To promote a culture of wellness, redefine ‘culture’

Patient-centered care

As the healthcare industry embraces initiatives such as the Robert Wood Johnson Foundation’s Culture of Health program, it’s important that such culture is defined by a modern standard, according to two experts.

Looking for a stronger and more complete definition of what exactly constitutes a “culture of health” is key, according to a blog post on Health Affairs from Corey Abramson, Ph.D., assistant professor of sociology at the University of Arizona, and Daniel Dohan, Ph.D, deputy director of the Philip R. Lee Institute for Health Policy Studies at the University of California San Francisco. The pair writes that sociological research can be applied to better define what exactly is needed for population health initiatives like the Robert Wood Johnson Foundation’s to be successful.

Many such programs deal in archaic and anachronistic definitions of the social determinants of health and their impacts, according to the blog.

“Culture is a tricky concept that both reflects and emerges from social inequalities. Historically, even well-meaning cultural analyses of social problems have drifted into victim blaming,” they write. “In medicine and public health, cultural analyses may struggle to distinguish the biological or behavioral bases of behavior from their social context or structural causes.”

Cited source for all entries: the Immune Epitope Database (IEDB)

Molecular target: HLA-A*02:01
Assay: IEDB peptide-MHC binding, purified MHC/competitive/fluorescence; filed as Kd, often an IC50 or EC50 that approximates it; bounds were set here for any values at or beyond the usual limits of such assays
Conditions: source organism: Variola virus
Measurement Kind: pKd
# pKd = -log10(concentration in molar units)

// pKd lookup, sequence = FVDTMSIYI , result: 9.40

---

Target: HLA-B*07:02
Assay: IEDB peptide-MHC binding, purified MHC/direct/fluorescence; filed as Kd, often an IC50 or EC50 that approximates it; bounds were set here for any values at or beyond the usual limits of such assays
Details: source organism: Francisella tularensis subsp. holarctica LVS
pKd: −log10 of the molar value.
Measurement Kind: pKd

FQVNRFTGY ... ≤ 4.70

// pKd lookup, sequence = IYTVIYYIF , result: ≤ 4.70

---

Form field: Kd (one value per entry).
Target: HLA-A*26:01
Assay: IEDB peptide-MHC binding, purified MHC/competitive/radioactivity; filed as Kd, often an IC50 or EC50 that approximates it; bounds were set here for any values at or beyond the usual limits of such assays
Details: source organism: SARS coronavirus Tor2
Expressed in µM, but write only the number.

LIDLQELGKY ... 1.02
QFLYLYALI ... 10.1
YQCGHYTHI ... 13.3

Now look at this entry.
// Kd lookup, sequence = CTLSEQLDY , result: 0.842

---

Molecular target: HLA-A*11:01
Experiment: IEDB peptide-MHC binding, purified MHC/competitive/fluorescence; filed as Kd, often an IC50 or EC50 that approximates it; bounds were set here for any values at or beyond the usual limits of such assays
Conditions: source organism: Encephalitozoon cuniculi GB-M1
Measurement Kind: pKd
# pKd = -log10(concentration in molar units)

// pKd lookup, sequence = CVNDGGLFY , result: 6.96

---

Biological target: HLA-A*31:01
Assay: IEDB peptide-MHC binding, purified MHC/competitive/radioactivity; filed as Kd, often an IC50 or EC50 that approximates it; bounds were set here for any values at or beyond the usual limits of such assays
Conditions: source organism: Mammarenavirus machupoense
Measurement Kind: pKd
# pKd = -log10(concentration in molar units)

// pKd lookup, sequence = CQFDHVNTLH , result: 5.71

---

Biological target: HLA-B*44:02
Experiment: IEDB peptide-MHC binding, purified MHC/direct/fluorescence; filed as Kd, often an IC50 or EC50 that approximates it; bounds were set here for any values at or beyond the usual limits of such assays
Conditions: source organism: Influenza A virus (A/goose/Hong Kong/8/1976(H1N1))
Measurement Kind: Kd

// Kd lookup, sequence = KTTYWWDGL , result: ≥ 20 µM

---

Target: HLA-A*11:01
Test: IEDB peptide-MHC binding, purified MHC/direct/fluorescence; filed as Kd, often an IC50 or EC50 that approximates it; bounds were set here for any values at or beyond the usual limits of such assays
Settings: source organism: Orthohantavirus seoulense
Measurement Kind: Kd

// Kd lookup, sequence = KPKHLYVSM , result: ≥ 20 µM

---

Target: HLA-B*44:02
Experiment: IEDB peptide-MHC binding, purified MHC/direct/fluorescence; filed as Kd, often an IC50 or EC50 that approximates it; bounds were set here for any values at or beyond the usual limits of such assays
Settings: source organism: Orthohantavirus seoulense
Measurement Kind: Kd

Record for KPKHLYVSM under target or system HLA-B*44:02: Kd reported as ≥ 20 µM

The authors point to three key ideas that must be included in a definition of “culture” when applied to public health:

  • Personal and group experiences must be included, as they shape how people view the world
  • Include the “cultural toolkit” that people develop on their own
  • Shared symbols and other experiences tie people together in communities

The authors offer examples of these ideas in practice for public health. For example, they point to a man who, when choosing oncology care, looked for a team of physicians he had “a lot of faith in” on a personal level. He was able to connect with his doctors, according to the article, because they shared experiences and interests--thus, making each feel like a part of the same community, according to the blog. Emphasizing that type of connection can be used in population health to promote wellness, according to the article